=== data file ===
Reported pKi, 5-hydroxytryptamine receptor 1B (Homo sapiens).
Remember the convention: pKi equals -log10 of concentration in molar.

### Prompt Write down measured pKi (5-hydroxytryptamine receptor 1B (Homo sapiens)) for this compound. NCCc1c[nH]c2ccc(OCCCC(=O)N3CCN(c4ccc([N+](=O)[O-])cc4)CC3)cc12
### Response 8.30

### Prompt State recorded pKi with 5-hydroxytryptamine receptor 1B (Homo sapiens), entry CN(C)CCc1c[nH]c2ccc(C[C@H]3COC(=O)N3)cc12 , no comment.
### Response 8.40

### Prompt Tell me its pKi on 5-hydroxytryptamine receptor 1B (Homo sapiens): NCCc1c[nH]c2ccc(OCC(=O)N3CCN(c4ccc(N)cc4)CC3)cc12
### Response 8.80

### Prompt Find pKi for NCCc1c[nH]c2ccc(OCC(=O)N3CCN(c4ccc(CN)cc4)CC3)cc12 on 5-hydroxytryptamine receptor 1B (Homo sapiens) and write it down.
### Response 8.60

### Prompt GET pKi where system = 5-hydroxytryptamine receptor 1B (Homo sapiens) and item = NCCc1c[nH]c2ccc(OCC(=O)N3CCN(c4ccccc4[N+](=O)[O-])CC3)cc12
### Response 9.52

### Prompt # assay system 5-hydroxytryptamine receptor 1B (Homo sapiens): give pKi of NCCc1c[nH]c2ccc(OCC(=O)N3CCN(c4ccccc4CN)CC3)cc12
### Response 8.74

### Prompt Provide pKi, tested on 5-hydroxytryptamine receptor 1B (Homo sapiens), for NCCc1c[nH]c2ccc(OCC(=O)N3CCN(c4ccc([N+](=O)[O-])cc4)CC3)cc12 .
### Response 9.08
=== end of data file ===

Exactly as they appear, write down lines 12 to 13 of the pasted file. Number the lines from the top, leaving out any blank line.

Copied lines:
### Response 9.52

### Prompt # assay system 5-hydroxytryptamine receptor 1B (Homo sapiens): give pKi of NCCc1c[nH]c2ccc(OCC(=O)N3CCN(c4ccccc4CN)CC3)cc12